Inside Parliament: Falklands chief marshals peers over war crimes

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Indy Politics
Field Marshal Lord Bramall yesterday spoke up for some of the men who helped crown his military career, as he and other peers appealed to ministers not to allow any prosecution of British servicemen for war crimes alleged to have occurred in the Falklands.

Barbara Mills, the Director of Public Prosecutions, is still considering the findings of an investigation by the Metropolitan Police into claims that men from the Parachute Regiment killed Argentine troops who had already surrendered in the battle for Mt Longdon in June 1982.

But Lord Bramall, Chief of the General Staff during the Falklands War, and an apparent majority listening to yesterday's Question Time exchanges in the Upper House, want the case to be dropped. They complained of a delay in reaching a decision - the DPP was handed the police report on 29 March - and wanted the Attorney General, Sir Nicholas Lyell, to intervene.

Lord Bramall said the 'alleged incidents' had to be put in a proper perspective. 'Infinite damage' could be done if the soldiers had to wait for the 'benefit of the doubt' to be exercised by a court rather than by the attorney.

'With the lapse of time and the intense war-like circumstances, which have recently been brought home to us in our memories of the ferocious fighting in Normandy, there is bound to be doubt. Should not that benefit of the doubt go to those who went 8,000 miles to risk their lives for our kith and kin and for the benefit of the whole nation?'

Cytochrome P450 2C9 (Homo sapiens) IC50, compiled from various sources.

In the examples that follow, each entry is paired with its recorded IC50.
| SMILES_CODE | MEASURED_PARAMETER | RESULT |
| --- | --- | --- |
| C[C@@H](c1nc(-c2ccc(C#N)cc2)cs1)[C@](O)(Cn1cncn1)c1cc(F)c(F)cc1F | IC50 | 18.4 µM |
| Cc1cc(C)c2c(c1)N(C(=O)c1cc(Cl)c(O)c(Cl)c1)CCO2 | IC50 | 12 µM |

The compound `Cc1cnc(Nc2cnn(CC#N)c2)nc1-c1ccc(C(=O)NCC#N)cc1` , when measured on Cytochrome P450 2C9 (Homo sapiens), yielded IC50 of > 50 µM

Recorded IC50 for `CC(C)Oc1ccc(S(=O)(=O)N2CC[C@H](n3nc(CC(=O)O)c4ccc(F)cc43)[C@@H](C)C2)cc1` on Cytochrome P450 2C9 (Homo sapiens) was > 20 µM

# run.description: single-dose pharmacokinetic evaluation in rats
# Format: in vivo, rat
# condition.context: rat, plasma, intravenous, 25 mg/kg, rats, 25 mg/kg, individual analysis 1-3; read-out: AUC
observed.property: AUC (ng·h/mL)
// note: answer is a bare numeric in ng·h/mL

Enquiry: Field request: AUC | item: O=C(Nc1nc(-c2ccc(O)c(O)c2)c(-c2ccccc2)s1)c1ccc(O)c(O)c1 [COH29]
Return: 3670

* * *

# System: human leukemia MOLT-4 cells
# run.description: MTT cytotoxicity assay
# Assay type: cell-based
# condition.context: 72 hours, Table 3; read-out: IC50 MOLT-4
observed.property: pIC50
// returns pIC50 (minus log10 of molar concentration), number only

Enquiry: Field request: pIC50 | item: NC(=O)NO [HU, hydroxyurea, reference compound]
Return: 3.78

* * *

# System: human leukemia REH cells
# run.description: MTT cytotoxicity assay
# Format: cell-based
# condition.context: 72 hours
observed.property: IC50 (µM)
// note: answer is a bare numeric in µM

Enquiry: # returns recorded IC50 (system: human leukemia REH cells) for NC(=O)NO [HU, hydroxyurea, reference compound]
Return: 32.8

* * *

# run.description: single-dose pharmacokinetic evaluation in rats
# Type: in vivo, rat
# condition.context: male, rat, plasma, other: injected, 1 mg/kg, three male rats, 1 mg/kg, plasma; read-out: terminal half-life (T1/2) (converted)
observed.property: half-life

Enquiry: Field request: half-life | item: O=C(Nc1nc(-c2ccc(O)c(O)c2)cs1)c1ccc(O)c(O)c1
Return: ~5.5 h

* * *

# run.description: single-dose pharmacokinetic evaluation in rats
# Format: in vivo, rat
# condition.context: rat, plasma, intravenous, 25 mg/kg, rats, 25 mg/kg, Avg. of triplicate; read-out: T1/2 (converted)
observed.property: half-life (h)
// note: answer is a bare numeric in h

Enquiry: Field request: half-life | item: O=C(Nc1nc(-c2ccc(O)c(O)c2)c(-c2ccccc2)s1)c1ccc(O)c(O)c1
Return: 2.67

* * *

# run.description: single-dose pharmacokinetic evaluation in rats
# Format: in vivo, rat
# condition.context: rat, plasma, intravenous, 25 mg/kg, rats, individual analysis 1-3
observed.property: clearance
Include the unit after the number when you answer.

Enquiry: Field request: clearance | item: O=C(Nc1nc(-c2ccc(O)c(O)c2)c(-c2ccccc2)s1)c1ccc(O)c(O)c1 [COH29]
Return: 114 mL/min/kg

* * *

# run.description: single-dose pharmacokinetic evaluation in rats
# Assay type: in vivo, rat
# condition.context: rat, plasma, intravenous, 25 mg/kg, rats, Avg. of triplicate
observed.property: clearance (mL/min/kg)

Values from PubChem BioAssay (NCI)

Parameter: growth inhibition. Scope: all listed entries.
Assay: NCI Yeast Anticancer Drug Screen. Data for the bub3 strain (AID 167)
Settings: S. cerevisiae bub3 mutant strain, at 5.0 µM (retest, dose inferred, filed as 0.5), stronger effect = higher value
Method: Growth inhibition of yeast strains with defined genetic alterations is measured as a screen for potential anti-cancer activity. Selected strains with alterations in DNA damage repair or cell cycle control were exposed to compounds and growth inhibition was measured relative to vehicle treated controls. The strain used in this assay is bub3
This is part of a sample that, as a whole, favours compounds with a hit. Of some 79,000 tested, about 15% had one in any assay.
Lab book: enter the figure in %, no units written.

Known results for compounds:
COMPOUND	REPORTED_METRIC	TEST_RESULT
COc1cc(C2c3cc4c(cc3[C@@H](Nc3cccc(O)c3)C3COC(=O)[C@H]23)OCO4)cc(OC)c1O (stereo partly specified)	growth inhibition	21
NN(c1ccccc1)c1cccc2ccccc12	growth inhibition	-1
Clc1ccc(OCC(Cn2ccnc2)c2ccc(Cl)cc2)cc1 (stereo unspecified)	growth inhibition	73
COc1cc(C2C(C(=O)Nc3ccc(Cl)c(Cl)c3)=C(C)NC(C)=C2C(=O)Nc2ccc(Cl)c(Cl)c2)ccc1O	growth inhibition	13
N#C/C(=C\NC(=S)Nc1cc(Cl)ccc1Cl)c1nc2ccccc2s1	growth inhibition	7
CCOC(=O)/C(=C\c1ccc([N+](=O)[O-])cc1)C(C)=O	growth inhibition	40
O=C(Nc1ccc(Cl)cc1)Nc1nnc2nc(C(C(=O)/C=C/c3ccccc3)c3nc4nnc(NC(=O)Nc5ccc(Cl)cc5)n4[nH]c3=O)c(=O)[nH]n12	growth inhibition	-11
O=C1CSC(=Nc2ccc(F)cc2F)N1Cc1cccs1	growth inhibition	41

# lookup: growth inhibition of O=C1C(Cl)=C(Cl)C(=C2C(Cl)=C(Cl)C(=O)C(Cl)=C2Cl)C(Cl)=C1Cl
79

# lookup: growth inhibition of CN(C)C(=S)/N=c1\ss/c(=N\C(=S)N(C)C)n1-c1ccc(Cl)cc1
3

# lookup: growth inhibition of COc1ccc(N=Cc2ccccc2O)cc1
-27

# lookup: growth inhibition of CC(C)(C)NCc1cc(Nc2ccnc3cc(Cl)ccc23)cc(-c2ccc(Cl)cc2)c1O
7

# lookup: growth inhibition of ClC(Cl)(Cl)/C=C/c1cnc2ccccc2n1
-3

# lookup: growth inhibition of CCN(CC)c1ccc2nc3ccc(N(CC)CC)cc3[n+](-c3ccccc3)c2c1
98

Baroness Strange, a Conservative and President of the War Widows' Association, said one member whose husband fought in 3 Para and was killed on Mt Longdon, had suffered a nervous breakdown over the 'endless' inquiry: 'And no wonder.'

The police began their investigation in August 1992 at the request of the Crown Prosecution Service, following claims by a former paratrooper that some of his comrades had executed prisoners and mutilated Argentine corpses.

L/Cpl Vincent Bramley made the allegations in his best-selling account of the Falklands campaign, Excursion to Hell, published in 1991.

For the Government, Lord Rodger of Earlsferry, the Lord Advocate, acknowledged that the wait 'must inevitably cause anguish'. But he rejected Lady Strange's charge of 'procrastination'. A decision would be taken 'with all the expedition' appropriate to the case.

Lord Rodger assured peers that the DPP had consulted Sir Nicholas and that the kind of factors raised by Lord Brammall would be taken into account in any decision.

Summing up the message to the law officers, the former Tory minister Lord Elton judged that it was the opinion of a 'very large majority' of peers, 'that whatever may have been the case in the past, it no longer is in the public interest that there should be a prosecution'.

Peers moved on to the domestic battleground as they debated the Local Government Etc (Scotland) Bill, concerning the redrawing the political map north of the border.

This is heavily churned terrain, the Bill having run for some 200 hours in the Commons, but Labour and Liberal Democrat peers threatened another wearying campaign against what they see as an attempt to gerrymander boundaries to create Tory 'safe havens'.

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